How do I do this? (eval() on the left hand side)
itsme at yahoo.com
Tue Dec 7 22:41:34 CET 2004
Yes, Russell, what you suggested works.
I have to chew more on the syntax to see how this is working.
because in the book that I have, it says:
exec code [ in globaldict [, localdict] ]
"Russell Blau" <russblau at hotmail.com> wrote in message
news:31ml9mF3d9csnU1 at individual.net...
> "It's me" <itsme at yahoo.com> wrote in message
> news:Y0ptd.39767$6q2.23845 at newssvr14.news.prodigy.com...
> > In REXX, for instance, one can do a:
> > interpret y' = 4'
> > Since y contains a, then the above statement amongs to:
> > a = 4
> > There are many situations where this is useful. For instance, you
> > getting an input which is a string representing the name of a variable
> > you wish to evaluate the expression (like a calculator application, for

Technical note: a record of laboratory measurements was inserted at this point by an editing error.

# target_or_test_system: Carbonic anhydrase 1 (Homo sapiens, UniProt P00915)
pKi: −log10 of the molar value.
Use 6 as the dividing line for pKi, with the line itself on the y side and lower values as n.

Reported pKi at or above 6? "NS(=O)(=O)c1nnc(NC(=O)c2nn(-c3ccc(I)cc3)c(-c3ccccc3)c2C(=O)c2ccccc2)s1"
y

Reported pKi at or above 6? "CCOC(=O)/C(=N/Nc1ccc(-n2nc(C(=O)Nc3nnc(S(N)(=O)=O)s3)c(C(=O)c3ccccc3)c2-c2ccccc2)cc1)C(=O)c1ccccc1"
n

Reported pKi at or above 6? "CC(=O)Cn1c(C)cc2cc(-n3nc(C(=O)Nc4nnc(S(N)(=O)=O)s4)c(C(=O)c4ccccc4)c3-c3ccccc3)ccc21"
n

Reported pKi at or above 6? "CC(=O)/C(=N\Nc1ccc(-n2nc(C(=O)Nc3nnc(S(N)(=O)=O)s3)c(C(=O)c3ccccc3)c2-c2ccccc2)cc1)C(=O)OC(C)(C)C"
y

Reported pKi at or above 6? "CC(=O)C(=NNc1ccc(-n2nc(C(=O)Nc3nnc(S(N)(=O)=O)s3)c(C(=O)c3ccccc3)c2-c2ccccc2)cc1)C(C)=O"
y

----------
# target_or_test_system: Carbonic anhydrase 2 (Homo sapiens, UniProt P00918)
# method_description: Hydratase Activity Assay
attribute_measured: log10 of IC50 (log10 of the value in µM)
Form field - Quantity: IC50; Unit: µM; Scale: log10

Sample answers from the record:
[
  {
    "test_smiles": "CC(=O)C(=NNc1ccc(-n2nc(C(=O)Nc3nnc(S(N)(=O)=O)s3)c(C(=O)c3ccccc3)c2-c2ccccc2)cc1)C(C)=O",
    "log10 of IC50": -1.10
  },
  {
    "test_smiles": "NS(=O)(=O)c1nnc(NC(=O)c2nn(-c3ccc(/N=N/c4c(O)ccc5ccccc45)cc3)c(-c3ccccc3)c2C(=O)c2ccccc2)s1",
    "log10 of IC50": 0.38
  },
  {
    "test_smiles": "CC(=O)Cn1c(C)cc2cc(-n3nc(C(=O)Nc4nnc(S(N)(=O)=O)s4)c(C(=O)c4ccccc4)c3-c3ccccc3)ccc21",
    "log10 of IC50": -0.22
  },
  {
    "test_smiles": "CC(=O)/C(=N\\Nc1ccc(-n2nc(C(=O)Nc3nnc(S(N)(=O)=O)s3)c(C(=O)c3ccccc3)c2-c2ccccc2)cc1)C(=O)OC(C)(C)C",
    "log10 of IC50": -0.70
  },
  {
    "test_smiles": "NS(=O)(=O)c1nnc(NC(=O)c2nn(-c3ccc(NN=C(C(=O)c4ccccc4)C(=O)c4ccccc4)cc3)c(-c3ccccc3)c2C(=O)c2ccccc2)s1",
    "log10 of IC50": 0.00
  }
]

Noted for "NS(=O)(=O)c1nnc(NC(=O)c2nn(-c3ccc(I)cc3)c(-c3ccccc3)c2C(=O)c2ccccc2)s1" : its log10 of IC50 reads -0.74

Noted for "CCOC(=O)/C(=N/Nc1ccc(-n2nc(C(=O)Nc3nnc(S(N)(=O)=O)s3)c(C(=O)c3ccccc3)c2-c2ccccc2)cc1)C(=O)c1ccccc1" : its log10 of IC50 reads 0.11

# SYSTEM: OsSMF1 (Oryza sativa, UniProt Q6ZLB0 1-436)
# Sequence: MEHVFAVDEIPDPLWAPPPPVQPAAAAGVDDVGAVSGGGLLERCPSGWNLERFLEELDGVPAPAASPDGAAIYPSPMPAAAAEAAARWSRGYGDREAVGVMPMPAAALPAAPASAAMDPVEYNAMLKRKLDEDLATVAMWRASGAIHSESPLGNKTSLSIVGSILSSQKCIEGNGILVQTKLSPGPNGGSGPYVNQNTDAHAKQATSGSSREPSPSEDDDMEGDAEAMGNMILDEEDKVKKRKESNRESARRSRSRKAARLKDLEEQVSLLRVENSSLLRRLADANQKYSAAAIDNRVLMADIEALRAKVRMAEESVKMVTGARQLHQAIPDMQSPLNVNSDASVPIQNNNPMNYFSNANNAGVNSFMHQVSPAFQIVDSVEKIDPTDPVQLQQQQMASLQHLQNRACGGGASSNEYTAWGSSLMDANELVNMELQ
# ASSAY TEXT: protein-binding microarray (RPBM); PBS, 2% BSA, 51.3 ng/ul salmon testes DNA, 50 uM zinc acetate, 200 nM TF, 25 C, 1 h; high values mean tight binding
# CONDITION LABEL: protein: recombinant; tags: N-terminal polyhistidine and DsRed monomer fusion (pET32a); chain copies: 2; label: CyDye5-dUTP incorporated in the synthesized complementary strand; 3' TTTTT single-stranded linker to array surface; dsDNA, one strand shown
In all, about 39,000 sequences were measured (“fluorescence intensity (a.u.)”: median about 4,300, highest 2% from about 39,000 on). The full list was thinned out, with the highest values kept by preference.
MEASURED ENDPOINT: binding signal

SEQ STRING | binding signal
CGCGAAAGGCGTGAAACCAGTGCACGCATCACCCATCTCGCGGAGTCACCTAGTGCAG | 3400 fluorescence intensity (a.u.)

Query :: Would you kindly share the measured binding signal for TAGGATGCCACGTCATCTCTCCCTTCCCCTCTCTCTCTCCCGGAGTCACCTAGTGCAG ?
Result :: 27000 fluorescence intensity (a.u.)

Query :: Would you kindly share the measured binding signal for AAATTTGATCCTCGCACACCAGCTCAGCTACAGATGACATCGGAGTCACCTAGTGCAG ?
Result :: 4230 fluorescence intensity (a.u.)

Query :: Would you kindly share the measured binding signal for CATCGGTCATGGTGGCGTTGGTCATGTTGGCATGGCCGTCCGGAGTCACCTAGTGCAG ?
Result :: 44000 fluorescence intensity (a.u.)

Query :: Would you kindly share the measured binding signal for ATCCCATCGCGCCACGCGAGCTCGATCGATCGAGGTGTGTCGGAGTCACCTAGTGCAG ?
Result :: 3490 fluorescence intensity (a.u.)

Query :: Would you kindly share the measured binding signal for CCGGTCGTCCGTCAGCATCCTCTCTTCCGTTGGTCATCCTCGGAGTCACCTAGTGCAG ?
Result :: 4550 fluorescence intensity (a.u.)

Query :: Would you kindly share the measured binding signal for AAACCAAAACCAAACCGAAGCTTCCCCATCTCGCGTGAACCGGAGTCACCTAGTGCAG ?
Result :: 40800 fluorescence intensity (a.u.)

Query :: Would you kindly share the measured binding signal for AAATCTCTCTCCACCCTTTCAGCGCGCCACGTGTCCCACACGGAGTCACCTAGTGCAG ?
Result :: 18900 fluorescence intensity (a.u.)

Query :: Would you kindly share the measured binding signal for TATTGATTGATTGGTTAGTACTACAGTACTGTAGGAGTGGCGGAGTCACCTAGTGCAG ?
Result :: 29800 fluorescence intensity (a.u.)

> > instance).
> In Python, the canonical advice for this situation is, "Use a dictionary."
> This has a number of advantages, including keeping your user's namespace
> separate from your application's namespace. Plus it's easier to debug and
> maintain the code.
> But, if you absolutely, positively have to refer to your variable
> indirectly, you could do:
> exec "%s = 4" % y
> If y refers to the string "a", this will cause the variable a to refer to
> the value 4.
> I don't actually read my hotmail account, but you can replace hotmail with
> excite if you really want to reach me.
More information about the Python-list